We first tested the antimicrobial activity of 10.5–330 μg/ml histone type III (histone mixture) by dilution of histone in final volume of 50 μl. The reaction mixtures were added to wells of 96-well plates (Nunc, Denmark) containing 150 μl of B. subtilis PY79 cells (at mid-logarithmic growth diluted 1:5,000 in LB) to complete a 200 μl final volume. For measuring bacterial growth inhibition activity of histone mixture, the plates were transferred to a GENIOS Microplate Reader (TECAN, Austria), and absorbance at 595nm were measured during incubation at 37°C every 20 min (after automated mixing/aeration for 500 s) to generate growth curves. Percent growth inhibition of each treatment was compared with growth at late logarithmic growth phase of untreated bacteria (0% growth inhibition, ∼10 h). To test the effect of actin and DNA on the growth inhibition action of histones, histone mixture (50 μg/ml) were incubated with or without 50–150 μg/ml F-actin or 10–100 μg/ml DNA for 10 min at 37°C, then, 5 μl of the protease-containing late logarithmic growth supernatant of P. gingivalis diluted 1:10 was added (or not) to the 50-μl reaction mixture and incubated for 30 min at 37°C. The reaction mixtures were added to wells of 96-well plates (Nunc, Denmark) containing 150 μl of B. subtilis PY79 cells and growth inhibition was measured as described above.

Proteolytic Digestion and Densitometry

Histone mixture (42 μg/ml or 63 μg/ml) was digested by 4 μl of 10 × diluted P. gingivalis or 10 μl of 200 × diluted P. aeruginosa supernatant, respectively. Samples incubated in the presence or absence of actin and DNA at 20°C for 30 min. All constituents were added simultaneously, run on 12% SDS PAGE, visualized by Coomassie Blue and evaluated by densitometry. Heat-denaturated P. gingivalis and P. aeruginosa supernatants were used as controls.

Statistics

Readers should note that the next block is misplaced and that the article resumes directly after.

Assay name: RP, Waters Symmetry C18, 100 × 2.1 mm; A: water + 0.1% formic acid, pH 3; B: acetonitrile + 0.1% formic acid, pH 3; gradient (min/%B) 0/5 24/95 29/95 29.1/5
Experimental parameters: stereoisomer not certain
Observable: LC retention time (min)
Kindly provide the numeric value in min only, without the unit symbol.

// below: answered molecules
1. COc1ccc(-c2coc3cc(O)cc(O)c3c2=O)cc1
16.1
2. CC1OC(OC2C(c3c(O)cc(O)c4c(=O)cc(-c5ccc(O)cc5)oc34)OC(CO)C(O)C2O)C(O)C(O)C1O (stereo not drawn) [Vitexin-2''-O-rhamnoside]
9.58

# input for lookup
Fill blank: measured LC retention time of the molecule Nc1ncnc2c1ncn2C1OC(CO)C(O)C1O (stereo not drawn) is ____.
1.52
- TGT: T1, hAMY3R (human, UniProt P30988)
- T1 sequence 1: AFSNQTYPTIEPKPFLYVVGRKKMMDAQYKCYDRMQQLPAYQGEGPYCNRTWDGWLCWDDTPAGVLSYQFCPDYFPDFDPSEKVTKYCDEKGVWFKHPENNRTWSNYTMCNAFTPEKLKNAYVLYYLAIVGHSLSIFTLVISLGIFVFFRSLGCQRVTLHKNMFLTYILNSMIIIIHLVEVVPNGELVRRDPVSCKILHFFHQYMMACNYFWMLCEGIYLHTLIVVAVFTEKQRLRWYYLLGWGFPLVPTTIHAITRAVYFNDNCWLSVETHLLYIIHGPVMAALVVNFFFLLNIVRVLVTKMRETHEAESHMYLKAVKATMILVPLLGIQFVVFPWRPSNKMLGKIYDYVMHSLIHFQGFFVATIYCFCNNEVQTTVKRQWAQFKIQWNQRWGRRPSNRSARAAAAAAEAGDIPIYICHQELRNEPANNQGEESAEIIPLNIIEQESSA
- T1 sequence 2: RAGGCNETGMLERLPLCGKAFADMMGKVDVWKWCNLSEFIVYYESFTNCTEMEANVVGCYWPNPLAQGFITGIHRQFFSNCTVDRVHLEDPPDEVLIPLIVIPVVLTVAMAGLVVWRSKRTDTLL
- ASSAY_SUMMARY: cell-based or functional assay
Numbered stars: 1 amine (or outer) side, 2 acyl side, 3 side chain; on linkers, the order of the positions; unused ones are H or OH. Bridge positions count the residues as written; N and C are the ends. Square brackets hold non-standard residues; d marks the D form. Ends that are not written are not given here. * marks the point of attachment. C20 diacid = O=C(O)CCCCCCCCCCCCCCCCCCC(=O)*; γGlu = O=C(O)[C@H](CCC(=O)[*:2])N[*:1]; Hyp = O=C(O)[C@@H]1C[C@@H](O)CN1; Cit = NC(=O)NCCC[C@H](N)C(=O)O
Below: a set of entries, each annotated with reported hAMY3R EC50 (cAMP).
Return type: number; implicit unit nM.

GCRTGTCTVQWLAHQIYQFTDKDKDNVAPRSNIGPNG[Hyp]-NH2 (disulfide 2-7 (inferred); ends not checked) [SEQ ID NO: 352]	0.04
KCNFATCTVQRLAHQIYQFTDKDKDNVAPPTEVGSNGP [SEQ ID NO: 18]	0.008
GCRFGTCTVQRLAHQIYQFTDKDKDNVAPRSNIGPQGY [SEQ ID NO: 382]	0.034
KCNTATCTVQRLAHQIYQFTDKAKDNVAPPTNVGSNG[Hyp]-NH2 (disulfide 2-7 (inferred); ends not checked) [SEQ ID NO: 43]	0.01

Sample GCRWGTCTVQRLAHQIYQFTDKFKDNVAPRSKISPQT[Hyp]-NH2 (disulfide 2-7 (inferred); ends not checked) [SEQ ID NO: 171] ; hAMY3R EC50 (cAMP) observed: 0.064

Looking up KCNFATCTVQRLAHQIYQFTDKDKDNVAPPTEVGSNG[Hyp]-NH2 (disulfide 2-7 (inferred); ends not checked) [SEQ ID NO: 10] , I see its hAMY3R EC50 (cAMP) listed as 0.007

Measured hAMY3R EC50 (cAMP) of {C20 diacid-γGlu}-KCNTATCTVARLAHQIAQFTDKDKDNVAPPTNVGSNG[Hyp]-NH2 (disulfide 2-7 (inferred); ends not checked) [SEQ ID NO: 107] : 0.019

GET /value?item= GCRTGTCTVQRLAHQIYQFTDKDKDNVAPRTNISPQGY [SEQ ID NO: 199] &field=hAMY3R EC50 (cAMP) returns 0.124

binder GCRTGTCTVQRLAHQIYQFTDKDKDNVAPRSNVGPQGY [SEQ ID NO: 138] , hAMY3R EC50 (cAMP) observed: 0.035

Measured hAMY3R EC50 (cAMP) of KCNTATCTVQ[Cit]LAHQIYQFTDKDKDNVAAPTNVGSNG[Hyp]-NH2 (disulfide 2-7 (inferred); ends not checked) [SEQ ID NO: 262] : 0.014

Unless specified, all presented data are mean ± SD of three independent experiments performed in triplicate. All presented SDS gels blots are representative of three independent experiments. Student’s t-test was used for calculation of p values.

Results

Antibacterial Activity of Histone Mixture and Its Inhibition by DNA, F-actin, and Proteolysis

Several extracellular histones were shown to possess antimicrobial activity. Here we measured the growth inhibition of B. subtilis by a histone mixture during 16-h incubation and found histone to be a potent inhibitor since already at 21 μg/ml, bacterial growth was inhibited by 97% after 10 h incubation (Figure 1).

FIGURE 1
www.frontiersin.org

FIGURE 1. Growth inhibition of Bacillus subtilis caused by 10.5–330 μg/ml histone mixture. Growth inhibition was evaluated as described in section “Materials and Methods”. The presented data are mean and standard deviation of three independent experiments. p < 0.05 and ∗∗p < 0.01.

It is well known that DNA forms a very tight structured complex with histones in the cell nucleus. We, therefore, studied how purified DNA affects the antimicrobial activity of extracellular histone mixture (Figure 2A). We found that DNA abolishes the growth inhibition activity of the histone mixture in a concentration dependent manner. Moreover, the antimicrobial activity of a 50 μg/ml histone mixture decreased by 80% in the presence of 10 μg/ml DNA and was completely abolished by 100 μg/ml DNA present during overnight incubation.

FIGURE 2
www.frontiersin.org

FIGURE 2. Antimicrobial activity of histone in the presence of DNA and F-actin. (A) Effect of 10–100 μg/ml DNA (A) or 50–150 μg/ml F-actin (B) on the growth inhibition of B. subtilis caused by 50 μg/ml histone mixture. Growth inhibition was measured as given in section “Materials and Methods”. The presented data are mean and standard deviation of three independent experiments. p < 0.05, ∗∗p < 0.01, and ∗∗∗p < 0.005. # indicated no growth inhibition observed.

It was previously suggested that H1 could polymerize G-actin (Magri et al., 1978) and that histone H2A–H2B dimer can mediate the bundling of F-actin (Doyle et al., 2011) demonstrating that the negatively charged actin interacts with the positively charged histones. We studied the effect of F-actin on the antimicrobial activity of histone mixture during overnight incubation (Figure 2B). 50–150 μg/ml F-actin was found to decrease growth inhibition of B. subtilis challenged with a 50 μg/ml histone mixture by approximately 55–80%, respectively. Actin buffer or 150 μg/ml F-actin alone without histone did not affect the growth of B. subtilis (Figure 2B).